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Jared Cook Contract Value: Deal with Packers for one year, $2.75 million with incentives

Green Bay gets its tight end, and does so at quite a discount while maintaining long-term flexibility.

Geoff Burke-USA TODAY Sports

The first little bits of detail about the contract between the Green Bay Packers and free agent tight end Jared Cook are starting to leak out.

After news of the impending contract signing was released this morning, we found out that the deal was actually in place since Thursday. Then, reports surfaced that the Packers were among four teams who had spoken at length with Cook about potentially signing him. Rand Getlin reported that Carolina, Chicago, and Atlanta were the other three teams involved.

However, the big follow-up news was just announced a few moments ago, and that is the length value of Cook's contract. We find that courtesy of Ian Rapoport of NFL Network:

UPDATE: Even better than that, though, is the fact that the base value of the deal is about a million dollars less than that, as was reported at about 11:35 AM central time:

Pelissero also followed up with us on the full structure of the deal. It's really good for the Packers, with another $400,000 tied up in the per-game active roster bonuses that the Packers have used so heavily in recent years:

Since this is a one-year deal, that $2.75 million will hit the salary cap in 2016, and if the incentives fall into the "not likely to be earned" category as we expect, they will not hit the cap during the season. Since the Packers were listed as having about $13.2 million in salary cap space after their last signing (running back James Starks), the contract for Cook would drop that space down to about $10.5 million. They also will need to reserve about $1.75 million in space for the offseason cap hit that the 2016 rookie class will occupy, leaving the team with a little over $9 million in leftover room.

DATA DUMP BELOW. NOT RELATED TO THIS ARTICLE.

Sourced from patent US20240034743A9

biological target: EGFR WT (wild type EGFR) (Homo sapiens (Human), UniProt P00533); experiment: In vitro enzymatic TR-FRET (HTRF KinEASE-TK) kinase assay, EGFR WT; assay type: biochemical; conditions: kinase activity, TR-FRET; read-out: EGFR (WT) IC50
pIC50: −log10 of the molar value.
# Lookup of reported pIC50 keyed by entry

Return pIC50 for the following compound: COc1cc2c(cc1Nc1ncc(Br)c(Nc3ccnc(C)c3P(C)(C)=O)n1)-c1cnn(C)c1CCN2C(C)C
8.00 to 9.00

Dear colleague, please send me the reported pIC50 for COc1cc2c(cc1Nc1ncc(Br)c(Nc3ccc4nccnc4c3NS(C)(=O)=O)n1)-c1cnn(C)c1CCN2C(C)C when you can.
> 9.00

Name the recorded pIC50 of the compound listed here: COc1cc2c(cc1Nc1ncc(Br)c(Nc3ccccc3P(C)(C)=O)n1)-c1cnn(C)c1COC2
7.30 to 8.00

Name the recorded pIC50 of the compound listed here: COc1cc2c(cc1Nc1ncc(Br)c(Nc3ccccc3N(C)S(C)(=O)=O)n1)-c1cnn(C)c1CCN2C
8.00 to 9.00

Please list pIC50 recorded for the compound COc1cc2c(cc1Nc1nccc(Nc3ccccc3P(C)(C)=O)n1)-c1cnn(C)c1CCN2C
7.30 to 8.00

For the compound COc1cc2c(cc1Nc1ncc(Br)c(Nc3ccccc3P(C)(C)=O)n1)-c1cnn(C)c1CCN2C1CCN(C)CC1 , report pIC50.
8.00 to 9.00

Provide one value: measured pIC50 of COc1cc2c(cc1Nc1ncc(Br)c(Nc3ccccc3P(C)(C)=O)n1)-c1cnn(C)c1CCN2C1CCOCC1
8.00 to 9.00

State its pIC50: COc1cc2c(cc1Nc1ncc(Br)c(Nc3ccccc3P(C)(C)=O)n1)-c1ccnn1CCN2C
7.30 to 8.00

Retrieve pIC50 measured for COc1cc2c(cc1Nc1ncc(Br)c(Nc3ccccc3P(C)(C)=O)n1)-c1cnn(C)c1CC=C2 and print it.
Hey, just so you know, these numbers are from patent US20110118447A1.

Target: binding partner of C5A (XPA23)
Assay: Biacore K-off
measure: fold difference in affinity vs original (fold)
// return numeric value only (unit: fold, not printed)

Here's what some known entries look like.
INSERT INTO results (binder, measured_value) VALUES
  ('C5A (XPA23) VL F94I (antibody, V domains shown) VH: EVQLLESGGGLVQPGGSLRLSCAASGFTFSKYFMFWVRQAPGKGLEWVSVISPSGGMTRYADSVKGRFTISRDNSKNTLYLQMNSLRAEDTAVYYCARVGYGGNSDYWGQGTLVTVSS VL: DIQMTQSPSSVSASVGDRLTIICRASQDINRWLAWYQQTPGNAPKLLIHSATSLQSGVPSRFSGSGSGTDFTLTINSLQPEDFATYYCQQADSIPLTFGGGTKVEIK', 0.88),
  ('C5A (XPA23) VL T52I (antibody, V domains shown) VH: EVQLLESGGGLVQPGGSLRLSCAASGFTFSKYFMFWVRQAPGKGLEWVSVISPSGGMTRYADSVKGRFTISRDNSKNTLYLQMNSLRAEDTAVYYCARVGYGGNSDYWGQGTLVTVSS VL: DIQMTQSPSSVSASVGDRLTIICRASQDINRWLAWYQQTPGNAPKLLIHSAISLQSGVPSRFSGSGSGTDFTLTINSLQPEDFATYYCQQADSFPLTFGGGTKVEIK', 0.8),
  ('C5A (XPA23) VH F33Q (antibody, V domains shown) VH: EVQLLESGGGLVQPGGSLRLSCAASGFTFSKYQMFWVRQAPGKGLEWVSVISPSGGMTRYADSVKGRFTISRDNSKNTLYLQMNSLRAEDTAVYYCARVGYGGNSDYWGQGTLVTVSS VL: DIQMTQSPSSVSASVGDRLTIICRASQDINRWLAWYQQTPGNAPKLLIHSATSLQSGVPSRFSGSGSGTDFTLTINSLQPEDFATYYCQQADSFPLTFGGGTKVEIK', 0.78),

Ultimately, this is another "prove-it" deal, as Rapoport implies. Outside linebacker Nick Perry returned to Green Bay on a similar one-year, $5 million contract earlier this offseason. The main difference between these two approaches is that Cook will be 30 next offseason, while Perry will turn 26 in April.

Cook's deal appears to be quite the bargain, however, when put in the context of some of the other tight ends who have signed contracts this offseason, and it does not saddle the Packers with a long-term deal. Dwayne Allen re-signed with the Colts for four years and nearly $30 million; his former teammate Coby Fleener is now in New Orleans on a five-year, $36.5 million contract. Although each of those players is a few years younger than Cook, the average dollar value (less than half of Allen or Fleener) makes him seem to be a great bargain, especially when you consider that he has put up better and more consistent receiving statistics than either of them and has done so with far inferior quarterbacks.

The one-year term also ensures that the Packers will not be on the hook with Cook long-term if he does not play up to expectations. Furthermore, Green Bay should still be in the market for an athletic tight end in this year's NFL Draft. However, Cook's presence will allow any incoming players at the position to work into the offense gradually rather than being forced into a critical role early on in their rookie years.

This post was originally published prior to learning of the incentives in Cook's contract. It has been updated to reflect the new information.